When a member of the Church dies, it is their custom to remove the head of the individual, stripping it of its flesh and muscle, and removing the brain. The last necrotizing tissue is cleaned with the help of Dermestid beetles, readying the skull for “chronicling.” The deceased's life and contributions to the Church are written directly onto the bleached bone with ink tinged with their blood. This tradition dates back to the foundation of the Church, with every past member’s skull lining the walls of a cyclopean sepulchre within the Red Basilica.
Since its induction, the Church of the Red Athenæum has had a Chronicler with the chief task of recording the Church’s history. This is primarily done with the aforementioned skull-inking. The Chronicler also assists members of the congregation in preserving the bones of their limbs and other body parts that were offered to the Emperor in veneration of His suffering. Additionally, they work hand in hand with the Chief Bibliognost, transcribing the Church’s sermons and other doctrines.
Samael Urkston, Lord of Bones, is the Church’s current Chronicler. He has practiced his craft with the Church longer than most members have even been with the congregation, having joined the Church shortly after venerable Ormond was elected Cardinal (811.M41). Such is his skill and clout, that he is virtually beyond reproach, a paragon of the Faith. As such, he serves as one of the Cardinal Levedescu’s (and the late Ormond’s) most trusted advisors on both spiritual and more mundane matters.
- Adam Wier
Beautiful work, man - absolutely love how that turned out!ReplyDelete
Thanks! I am really happy with how he turned out too. Now I just have to try to get the rest of the crew to fit along side him, he he.Delete
Great model and background! I really like how you make the character come alive in both painting and writing the story behind him. I hope the other members of the church will turn out as god as this one!ReplyDelete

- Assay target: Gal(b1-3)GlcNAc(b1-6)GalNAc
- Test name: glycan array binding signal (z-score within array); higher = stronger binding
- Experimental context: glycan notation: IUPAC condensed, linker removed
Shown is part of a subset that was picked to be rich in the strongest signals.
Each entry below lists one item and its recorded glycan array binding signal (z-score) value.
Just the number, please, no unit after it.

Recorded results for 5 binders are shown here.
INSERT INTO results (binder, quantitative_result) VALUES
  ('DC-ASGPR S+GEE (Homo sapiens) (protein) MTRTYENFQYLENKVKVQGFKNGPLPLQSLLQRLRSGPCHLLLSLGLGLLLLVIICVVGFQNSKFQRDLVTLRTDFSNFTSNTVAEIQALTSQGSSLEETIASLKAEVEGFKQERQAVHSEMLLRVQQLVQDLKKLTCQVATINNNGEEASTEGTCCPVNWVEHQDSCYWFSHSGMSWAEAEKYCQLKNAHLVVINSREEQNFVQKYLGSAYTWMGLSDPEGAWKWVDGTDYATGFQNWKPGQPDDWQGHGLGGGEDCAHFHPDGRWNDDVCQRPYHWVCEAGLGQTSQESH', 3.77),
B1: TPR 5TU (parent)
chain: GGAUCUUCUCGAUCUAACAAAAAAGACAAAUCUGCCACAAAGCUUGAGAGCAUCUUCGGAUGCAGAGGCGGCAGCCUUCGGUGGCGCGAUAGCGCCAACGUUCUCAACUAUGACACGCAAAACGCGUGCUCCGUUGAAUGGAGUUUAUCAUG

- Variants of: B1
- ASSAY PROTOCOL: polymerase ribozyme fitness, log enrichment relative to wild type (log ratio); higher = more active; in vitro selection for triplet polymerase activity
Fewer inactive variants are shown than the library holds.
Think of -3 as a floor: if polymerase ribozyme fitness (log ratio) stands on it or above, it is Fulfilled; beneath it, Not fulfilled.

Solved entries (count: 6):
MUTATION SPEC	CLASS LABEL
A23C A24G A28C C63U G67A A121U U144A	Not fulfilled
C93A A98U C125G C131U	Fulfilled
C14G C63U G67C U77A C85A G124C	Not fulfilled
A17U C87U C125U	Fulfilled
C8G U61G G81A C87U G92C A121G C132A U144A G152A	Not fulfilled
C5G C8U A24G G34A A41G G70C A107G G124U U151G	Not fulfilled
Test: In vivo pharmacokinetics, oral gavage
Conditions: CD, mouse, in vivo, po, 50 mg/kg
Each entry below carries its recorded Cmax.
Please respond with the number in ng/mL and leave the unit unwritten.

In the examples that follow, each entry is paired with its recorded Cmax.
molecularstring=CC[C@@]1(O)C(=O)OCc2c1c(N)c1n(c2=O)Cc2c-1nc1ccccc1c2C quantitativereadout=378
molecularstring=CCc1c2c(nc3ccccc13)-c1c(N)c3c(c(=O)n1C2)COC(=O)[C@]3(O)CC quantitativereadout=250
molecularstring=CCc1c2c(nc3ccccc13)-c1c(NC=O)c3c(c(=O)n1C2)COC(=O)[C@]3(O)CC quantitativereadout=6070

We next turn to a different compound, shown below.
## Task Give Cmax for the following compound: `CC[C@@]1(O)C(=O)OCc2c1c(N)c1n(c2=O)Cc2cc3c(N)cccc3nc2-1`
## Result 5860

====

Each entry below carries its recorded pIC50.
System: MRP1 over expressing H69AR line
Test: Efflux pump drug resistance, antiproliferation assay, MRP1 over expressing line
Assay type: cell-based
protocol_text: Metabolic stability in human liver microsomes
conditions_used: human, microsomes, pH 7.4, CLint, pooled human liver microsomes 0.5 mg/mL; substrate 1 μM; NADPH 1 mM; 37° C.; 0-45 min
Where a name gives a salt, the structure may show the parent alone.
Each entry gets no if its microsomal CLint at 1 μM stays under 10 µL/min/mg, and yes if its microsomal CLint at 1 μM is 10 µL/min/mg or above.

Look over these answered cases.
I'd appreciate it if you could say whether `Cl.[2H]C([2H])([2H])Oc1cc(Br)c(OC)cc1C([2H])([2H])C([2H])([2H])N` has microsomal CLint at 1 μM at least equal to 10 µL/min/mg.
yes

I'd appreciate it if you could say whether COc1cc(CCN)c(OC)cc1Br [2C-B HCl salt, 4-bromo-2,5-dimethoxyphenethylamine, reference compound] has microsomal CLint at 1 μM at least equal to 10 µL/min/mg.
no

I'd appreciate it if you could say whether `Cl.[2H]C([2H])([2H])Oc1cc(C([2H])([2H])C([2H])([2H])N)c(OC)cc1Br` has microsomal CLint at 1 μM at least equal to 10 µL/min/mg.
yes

I am glad you like the background! We have been making it a point to write background material for all of the characters, because it has been allowing us to expand the Church as an organization. We have quite a bunch written already, and cannot wait to share some of it as more of the models are completed!Delete
The painting on the face is simply incredible and enough to make me envious ;) The hour glass and numbers on the skulls are also rather delicious details -- very nice!ReplyDelete
While I think the robe looks great, it feels like you should maybe have picked out the hood and the part covering the shoulders in a different colour, in order to take advantage of the fact that this seems like an extra layer of cloth. Apart from such minor concerns, however, gorgeous work!
Thanks, I am glad you like the model, and all the little details. I too think the face turned out really well, and am happy I experimented by adding some different colors into the mix.Delete
Vader also suggested changing the color of the hood. I agree it might add a little more visual interest to the model. While I am calling the model finished for the time being so that I can start painting some of the other models, I might go back and try to change the color in the future. Thanks for the input!
Great miniature, total package in regards to build, paint and fluff. Can't wait to see more miniatures being completed :)ReplyDelete
Thanks for the kind words! I am pretty excited to have the first model completed, but still have a lot more to go. Every little piece helps though!Delete